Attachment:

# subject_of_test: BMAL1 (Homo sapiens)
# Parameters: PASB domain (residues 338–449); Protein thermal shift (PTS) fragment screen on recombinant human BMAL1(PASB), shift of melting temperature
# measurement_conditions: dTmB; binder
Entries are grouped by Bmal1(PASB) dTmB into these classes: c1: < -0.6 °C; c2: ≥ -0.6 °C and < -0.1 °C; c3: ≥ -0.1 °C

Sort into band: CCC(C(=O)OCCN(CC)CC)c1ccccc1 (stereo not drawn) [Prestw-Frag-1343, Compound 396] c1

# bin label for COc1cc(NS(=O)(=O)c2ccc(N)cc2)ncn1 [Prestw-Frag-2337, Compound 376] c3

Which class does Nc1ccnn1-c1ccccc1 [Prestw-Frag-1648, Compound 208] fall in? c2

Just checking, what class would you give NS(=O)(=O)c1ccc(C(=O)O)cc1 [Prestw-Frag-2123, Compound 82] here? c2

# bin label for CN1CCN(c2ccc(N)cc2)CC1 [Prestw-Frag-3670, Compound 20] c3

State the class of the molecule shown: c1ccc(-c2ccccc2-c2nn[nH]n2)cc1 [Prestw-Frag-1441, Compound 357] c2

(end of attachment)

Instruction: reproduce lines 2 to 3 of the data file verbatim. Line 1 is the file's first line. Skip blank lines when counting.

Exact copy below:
# Parameters: PASB domain (residues 338–449); Protein thermal shift (PTS) fragment screen on recombinant human BMAL1(PASB), shift of melting temperature
# measurement_conditions: dTmB; binder